How to Experience the City of Vilnius

In collaboration with our friends at Jetset Times who carry our line of bags and offer it to their globetrotting jet-setting wander-lusting community, we promised to write an article about our beloved city of Vilnius and the places we love to visit there.  And though I fully intended to do the usual list of “five places to visit”, it sort of took the life of its own and transformed into a guided tour, laying the yellow brick path for you to enter and experience the city. So there goes:


Arrive by train. The train station is all modernized, and yet there is an undeniable residual soviet vibe, just in the way that the announcer lady gives you her update with slightly too much diction. And then, for contrast, there’s Tony Soprano greeting you at the entrance to a trendy pub which you can enter straight from the rails. If you find this juxtaposition interesting, you should definitely take a tour of the surrounding area: there is a surrealistic mix of utter shabbiness, 100 year old wooden houses and modern hipster artefacts. And you will find a new fashionable bar each time you go there. Often around the most unexpected corners.



Continuing your explorations forget the taxi and jump into a trolleybus. And not the modern air conditioned red one, let that one go by and wait for an old green one. Don’t worry, it will soon come. There you can enjoy the cacophony of sounds (dub step might have been invented here), a nice breeze that seems to come from out of nowhere and, most importantly, get to practice your balance. If you can ride the trolleybus without holding on to a railing, you are ready for the next challenge –


The stand-up paddle board. Rent them and take the river tour. Neris is the second longest river in Lithuania and is just so happens to stretch across the middle of Vilnius. You can get a full overview of the city with glass skyscrapers on one side and the old town and a medieval castle on the other. It’s a workout as well as meditation, but most importantly it is a completely different way to see the city – you are in a busy city center, but you feel a little wild, standing there paddling in the water like a lost Viking.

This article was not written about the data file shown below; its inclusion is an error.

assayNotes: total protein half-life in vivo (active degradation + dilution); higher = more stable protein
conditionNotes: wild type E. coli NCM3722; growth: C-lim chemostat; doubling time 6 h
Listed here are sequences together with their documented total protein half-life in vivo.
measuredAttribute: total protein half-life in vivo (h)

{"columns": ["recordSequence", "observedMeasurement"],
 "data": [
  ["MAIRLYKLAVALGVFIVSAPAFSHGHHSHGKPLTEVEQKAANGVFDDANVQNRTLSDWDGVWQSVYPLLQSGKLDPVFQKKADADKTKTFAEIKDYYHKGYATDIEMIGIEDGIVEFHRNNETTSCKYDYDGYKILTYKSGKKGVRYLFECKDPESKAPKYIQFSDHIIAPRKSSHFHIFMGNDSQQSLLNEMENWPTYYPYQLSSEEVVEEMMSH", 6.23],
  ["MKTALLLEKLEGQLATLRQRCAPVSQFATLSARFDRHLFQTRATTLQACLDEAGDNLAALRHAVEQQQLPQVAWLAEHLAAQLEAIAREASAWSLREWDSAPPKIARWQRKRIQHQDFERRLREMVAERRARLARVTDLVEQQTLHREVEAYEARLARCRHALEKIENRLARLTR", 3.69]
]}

Upon reaching the white bridge, the quay (and your Viking adventure) ends, and your walking tour to the old town starts. First, take a dash to the right and feast your eyes on the 100 year old prison. Yes, you heard that right, there is an impressive, historic, yet fully working prison in the middle of the city. With an even more impressive private church behind its walls (and you thought your country takes corrections seriously).


Keeping up the somber mood visit the KGB museum just across the park. The Museum is set up in the former KGB headquarters where soviet crimes were planned and committed over the course of fifty years. It has been preserved in the way the soviet security men left it when they moved out of it in 1991 and you can walk the basement, the cells and even the execution chamber. Yes, it’s gloomy, but that’s history, people.


To shake it off, walk the length of the Gediminas street. It will take you out of the soviet times and back to modern Europe. It is the main street and the liveliest one, there you will get the vibe of the city and feel the pace of life.

When you reach the Cathedral, behold the castle atop of the hill. Read about it in the tourist manual and, most likely, decide you are not up for the climb at the moment. Keep calm and carry on into the garden. The Bernardinai garden, like most of secret gardens, is not to be described, but to be felt. Preferably by having a picnic lunch on the grass.



And then – into the old town! Now tuck the map away and allow yourself to get lost in the labyrinth of romantic little streets. Things to keep an eye out for: stop at “Mint Vinetu” for some old books, vinyl records and mint tea; take a moment to inspect the wall decorated with literature (you’ll know it when you see it); and play a game of checkers while looking over the presidents backyard (this you will not stumble upon as it is hard to find it even when you do look for it, so ask the locals for directions).



At one point or another you will certainly find yourself at a bridge into the Republic of Užupis. Have a seat at the café that hangs above the river, get yourself a beer and get acquainted with the local constitution.


To end the day – opt for cinema. If you are lucky enough to visit in the summer, go for cinema under the stars. If not, visit the retro cinema “Pasaka”.


Since you obviously planned to have your day end at 4 in the morning, searching for your ho(s)tel through the mist of a beer buzz, close the full circle and go back to the white bridge, where the house of beer (the actual name) lives and prospers. Try the Lithuanian beers from small local breweries. You will never want a Heineken again.



Other things to consider –


An air balloon ride (flight?) over the city. Highly depends on the weather;

Going up the TV tower for some overpriced wine with a (spinning) 360 degree view;

A visit to Trakai to see a very proper medieval castle and try the local food that they still don’t have a proper English name for.

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